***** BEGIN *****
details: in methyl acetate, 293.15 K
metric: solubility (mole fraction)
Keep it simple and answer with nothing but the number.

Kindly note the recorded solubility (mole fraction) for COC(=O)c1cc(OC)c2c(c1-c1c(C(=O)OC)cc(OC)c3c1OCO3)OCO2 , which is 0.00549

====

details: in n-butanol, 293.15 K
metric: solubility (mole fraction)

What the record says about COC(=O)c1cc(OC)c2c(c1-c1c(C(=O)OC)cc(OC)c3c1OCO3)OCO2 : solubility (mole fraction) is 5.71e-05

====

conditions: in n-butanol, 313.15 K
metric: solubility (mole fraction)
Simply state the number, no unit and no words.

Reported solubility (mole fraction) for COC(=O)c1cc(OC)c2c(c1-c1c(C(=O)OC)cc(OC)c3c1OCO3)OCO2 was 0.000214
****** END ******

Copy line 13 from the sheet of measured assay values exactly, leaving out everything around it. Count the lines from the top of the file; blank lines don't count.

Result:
Reported solubility (mole fraction) for COC(=O)c1cc(OC)c2c(c1-c1c(C(=O)OC)cc(OC)c3c1OCO3)OCO2 was 0.000214